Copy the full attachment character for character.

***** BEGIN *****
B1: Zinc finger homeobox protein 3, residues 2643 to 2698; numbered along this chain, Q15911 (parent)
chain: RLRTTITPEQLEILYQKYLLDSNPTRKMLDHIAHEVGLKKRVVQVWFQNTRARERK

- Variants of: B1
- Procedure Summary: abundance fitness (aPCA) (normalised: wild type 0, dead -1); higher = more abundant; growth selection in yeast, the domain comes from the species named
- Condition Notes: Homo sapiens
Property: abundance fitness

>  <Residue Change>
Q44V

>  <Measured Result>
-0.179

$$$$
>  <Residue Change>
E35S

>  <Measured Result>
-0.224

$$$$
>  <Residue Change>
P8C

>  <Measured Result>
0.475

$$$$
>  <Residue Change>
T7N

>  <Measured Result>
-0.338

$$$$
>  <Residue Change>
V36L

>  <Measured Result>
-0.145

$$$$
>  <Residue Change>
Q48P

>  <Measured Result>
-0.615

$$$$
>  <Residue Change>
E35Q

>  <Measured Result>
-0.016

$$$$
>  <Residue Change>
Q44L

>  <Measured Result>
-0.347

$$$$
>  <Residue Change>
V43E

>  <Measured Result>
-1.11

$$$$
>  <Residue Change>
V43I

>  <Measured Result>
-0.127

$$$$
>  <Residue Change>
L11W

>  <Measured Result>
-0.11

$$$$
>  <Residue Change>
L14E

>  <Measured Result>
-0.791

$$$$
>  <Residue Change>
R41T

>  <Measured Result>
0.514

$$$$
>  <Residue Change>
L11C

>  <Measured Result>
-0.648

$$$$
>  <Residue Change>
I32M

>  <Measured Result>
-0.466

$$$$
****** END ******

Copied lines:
B1: Zinc finger homeobox protein 3, residues 2643 to 2698; numbered along this chain, Q15911 (parent)
chain: RLRTTITPEQLEILYQKYLLDSNPTRKMLDHIAHEVGLKKRVVQVWFQNTRARERK

- Variants of: B1
- Procedure Summary: abundance fitness (aPCA) (normalised: wild type 0, dead -1); higher = more abundant; growth selection in yeast, the domain comes from the species named
- Condition Notes: Homo sapiens
Property: abundance fitness

>  <Residue Change>
Q44V

>  <Measured Result>
-0.179

$$$$
>  <Residue Change>
E35S

>  <Measured Result>
-0.224

$$$$
>  <Residue Change>
P8C

>  <Measured Result>
0.475

$$$$
>  <Residue Change>
T7N

>  <Measured Result>
-0.338

$$$$
>  <Residue Change>
V36L

>  <Measured Result>
-0.145

$$$$
>  <Residue Change>
Q48P

>  <Measured Result>
-0.615

$$$$
>  <Residue Change>
E35Q

>  <Measured Result>
-0.016

$$$$
>  <Residue Change>
Q44L

>  <Measured Result>
-0.347

$$$$
>  <Residue Change>
V43E

>  <Measured Result>
-1.11

$$$$
>  <Residue Change>
V43I

>  <Measured Result>
-0.127

$$$$
>  <Residue Change>
L11W

>  <Measured Result>
-0.11

$$$$
>  <Residue Change>
L14E

>  <Measured Result>
-0.791

$$$$
>  <Residue Change>
R41T

>  <Measured Result>
0.514

$$$$
>  <Residue Change>
L11C

>  <Measured Result>
-0.648

$$$$
>  <Residue Change>
I32M

>  <Measured Result>
-0.466

$$$$